Limitations of using conventional unpaired road specifications for understanding unpaired road performance
Transportation Research Record
University of California Pavement Research Center, Department of Civil and Environmental Engineering, University of California, Davis, 1 Shields Avenue, Davis, CA, United States; Faculty of Engineering and Built Environment, Tshwane University of Technology, Private Bag X680, Pretoria, South Africa
Numerous specifications exist for selecting materials for n n pa Mil roads. The basis for them is often unclear; most do not indicate expected performance across the full range of grading and plasticity index (PI) envelopes. Observations of many U.S. roads that met federal or local material specifications often showed that poor performance, specifically in regard to washboarding and raveling, was common. These distresses are expensive to maintain and can lead to rapid loss of material and result in vehicle damage from loose stones. A simple method of interpreting unpaved road material properties (using grading analysis and Atterberg limit test results) in relation to expected performance was developed by Paige-Green in 1989 and modified by Jones in 2000 to interpret these properties when materials are modified with chemical treatments. Although (his approach has been adopted and implemented in many countries, its use in the United States has been limited. With the approach, analysis of various grading and PI envelope combinations that meet commonly used specifications in the United States showed that poorly performing materials can still easily meet the specifications. Many practitioners managing unpaved roads may not have the expertise to refine the specifications for local conditions. Considering the analysis discussed in this paper, federal and county officials who write specifications, as well as unpaved road practitioners, are encouraged to use the approach to interpret material test results and select the most appropriate materials for unpaved roads. If optimal materials are not available, (he approach can be used to refine maintenance programs, select appropriate ratios of materials for blending, or select an appropriate chemical treatment.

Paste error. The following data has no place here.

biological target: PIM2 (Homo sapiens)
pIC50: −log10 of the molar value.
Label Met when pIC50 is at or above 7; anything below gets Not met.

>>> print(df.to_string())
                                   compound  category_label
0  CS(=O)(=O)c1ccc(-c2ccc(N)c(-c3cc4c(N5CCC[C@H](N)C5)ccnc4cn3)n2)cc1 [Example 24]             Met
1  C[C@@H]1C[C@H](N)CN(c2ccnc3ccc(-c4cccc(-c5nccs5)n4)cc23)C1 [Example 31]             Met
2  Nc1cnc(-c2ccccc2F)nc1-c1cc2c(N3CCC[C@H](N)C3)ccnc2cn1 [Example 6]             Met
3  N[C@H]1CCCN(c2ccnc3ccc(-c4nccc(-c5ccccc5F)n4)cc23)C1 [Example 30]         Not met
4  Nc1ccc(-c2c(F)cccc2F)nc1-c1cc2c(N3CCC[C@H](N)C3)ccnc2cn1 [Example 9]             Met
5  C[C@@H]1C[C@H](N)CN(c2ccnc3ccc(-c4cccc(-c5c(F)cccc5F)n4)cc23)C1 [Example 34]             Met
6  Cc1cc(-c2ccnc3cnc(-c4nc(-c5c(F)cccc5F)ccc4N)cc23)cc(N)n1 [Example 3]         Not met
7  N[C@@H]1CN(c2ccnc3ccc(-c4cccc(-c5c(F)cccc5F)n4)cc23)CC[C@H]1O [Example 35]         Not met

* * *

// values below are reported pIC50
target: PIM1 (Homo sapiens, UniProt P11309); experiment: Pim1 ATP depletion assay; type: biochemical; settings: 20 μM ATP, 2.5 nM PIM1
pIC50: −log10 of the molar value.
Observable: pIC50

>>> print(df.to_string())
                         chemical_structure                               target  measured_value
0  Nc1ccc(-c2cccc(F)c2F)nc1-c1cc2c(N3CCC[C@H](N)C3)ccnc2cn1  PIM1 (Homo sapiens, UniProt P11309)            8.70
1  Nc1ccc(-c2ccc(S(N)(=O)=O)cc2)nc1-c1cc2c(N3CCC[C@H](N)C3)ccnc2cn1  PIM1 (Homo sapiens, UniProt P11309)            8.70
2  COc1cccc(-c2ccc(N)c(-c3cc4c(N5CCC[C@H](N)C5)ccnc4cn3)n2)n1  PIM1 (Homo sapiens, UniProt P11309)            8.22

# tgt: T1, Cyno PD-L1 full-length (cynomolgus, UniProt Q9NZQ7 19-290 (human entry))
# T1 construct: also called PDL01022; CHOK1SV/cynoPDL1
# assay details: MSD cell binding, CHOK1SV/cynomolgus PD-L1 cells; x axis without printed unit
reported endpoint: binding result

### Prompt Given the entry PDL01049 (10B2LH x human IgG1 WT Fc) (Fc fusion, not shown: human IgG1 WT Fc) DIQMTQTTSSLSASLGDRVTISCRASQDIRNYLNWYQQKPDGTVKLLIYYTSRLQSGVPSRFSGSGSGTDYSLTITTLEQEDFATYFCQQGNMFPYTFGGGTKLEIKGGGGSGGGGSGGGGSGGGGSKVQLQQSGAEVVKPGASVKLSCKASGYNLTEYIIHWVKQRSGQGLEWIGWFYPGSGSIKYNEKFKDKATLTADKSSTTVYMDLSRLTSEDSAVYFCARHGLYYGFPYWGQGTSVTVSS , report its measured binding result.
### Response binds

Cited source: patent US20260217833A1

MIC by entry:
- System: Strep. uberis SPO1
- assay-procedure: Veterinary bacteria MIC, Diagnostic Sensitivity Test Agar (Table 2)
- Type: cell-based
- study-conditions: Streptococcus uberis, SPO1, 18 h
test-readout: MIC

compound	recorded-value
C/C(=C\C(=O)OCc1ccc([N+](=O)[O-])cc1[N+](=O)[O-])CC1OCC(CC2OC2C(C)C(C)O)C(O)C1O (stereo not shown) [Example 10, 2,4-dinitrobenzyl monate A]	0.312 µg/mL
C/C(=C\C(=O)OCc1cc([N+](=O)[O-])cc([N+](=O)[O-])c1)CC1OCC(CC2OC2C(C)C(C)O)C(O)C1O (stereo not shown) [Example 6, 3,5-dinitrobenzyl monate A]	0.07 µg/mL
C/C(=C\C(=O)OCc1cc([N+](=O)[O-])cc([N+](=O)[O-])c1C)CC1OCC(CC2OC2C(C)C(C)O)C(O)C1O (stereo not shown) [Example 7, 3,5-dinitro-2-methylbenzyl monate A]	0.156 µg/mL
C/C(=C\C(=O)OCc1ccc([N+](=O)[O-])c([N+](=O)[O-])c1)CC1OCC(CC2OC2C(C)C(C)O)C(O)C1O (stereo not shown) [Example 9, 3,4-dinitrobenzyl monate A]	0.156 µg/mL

Blending; Grading; Roads and streets; Specifications; Transportation; Analysis of various; Appropriate materials; Atterberg limits; Chemical treatments; Maintenance programs; Optimal materials; Plasticity indices; Road performance; Chemical analysis